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A life less curated

The other day a morning meeting ran long and the errands I decided to run after last until 2, by which point I was famished for lunch. Finding myself around midtown I racked my brain for places nearby and made my way towards Layla in The Grove. As I got close I passed by a place I’d heard of in passing, Sultan Mediterranean Restaurant, and thought “why not try that?” I popped in, perused the menu, ordered and shortly after that a complimentary bowl of lentil soup arrived. It was simple but delicious. This was followed by my entree, which was also wonderful and that pulled me to the unusual step of dessert. Everything was a delightful surprise. 


Aside from the great food I'm glad I decided to stop in a place just because without any research. I didn’t have any knowledge of the place so I had few expectations, which allowed them to be blown out of the water. It got me thinking about how often before I head out on my own or with a group of friends that we research a place to determine if we should go. While there is nothing wrong that it left me thinking about the fact that if we have a good idea of what to expect, it’s harder to be surprised in a good or bad sense. I think the question is when do we want our expectation baseline to be set by others vs. try something on our own without knowing?


Years ago when I visited Cambodia there were a number of wonderful things I experienced but the one that is by far most memorable is when I got lost while deviating from the known path close to sunset. We had been trying on a whim to go see the beautiful Angkor Was temple at sunset. After a series of wrong turns we ended up at the intersection of a paved and dirt road and a well-meaning local who did not speak English but with the visual on our map pointed us down the dirt road. The path was a lot of loose dirt and sand and made pedaling very difficult. As we made our way down the path I contemplated, “if the sun sets now, would we even be able to find our way back the way we came?” Anxiety was elevated but the path ended up leading us where we hoped and am so glad this happy accident due to taking a risk happened. The exhilaration of finding our way back and seeing a part of the country that few tourists, if any, ever had was exciting. There was plenty of research we did for the trip but that is the moment for which I have the most gratitude.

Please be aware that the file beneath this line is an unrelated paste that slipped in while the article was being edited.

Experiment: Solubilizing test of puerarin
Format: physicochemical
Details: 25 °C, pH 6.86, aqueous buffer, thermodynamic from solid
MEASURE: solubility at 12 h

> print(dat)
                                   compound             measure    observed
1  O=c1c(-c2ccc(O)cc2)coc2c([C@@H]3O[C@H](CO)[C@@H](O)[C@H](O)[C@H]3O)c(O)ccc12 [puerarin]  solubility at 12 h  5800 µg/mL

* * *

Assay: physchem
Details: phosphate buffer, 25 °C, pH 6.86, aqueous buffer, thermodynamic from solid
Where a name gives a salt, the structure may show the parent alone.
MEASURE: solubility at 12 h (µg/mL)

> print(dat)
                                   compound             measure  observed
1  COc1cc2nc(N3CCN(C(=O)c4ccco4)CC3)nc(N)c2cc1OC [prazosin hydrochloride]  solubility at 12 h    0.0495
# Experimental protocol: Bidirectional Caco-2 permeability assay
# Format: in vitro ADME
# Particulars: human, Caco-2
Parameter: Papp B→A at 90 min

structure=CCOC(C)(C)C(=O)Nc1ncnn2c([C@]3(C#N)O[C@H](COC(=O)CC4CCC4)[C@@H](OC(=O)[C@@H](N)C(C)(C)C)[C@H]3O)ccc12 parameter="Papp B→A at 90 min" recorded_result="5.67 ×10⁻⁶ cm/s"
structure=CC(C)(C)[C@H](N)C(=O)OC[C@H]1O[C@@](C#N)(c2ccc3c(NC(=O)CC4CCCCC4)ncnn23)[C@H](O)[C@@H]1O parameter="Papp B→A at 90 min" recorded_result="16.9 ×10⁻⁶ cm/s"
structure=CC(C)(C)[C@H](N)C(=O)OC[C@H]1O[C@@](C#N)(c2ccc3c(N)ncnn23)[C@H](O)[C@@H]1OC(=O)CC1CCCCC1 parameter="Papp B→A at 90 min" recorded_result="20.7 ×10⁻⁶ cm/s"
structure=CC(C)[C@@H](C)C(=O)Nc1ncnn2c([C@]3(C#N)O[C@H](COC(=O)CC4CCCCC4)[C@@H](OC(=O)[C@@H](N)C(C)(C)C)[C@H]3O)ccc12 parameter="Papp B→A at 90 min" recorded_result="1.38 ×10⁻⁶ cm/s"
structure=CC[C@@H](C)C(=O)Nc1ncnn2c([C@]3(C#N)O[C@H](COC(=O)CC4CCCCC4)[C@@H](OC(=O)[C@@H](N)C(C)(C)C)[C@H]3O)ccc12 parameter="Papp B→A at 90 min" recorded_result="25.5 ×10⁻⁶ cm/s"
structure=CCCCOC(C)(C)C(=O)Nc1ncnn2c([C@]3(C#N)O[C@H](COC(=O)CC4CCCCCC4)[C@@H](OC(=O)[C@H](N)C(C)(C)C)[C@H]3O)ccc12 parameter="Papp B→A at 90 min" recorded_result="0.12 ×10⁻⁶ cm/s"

Coincidental to this, my brother recently sent me a series of Anthony Bourdain quotes, knowing how much I looked up to him and while several were familiar, a few were new to me and one in particular stood out, 


“I’m a big believer in winging it. I’m a big believer that you’re never going to find perfect city travel experience or the perfect meal without a constant willingness to experience a bad one. Letting the happy accident happen is what a lot of vacation itineraries miss, I think, and I’m always trying to push people to allow those things to happen rather than stick to some rigid itinerary.”


I fancy myself as someone who is wiling to try new things but increasingly often I have researched the heck out of a new thing before I give it a try. As this year draws to a close, I hope to be called back a bit more to just surrendering to adventure and the unknown. I hope to find the courage to be more open to not so great experiences happening for the sake of those moments and surprises that can’t be captured in a review or someone else might find less remarkable. 

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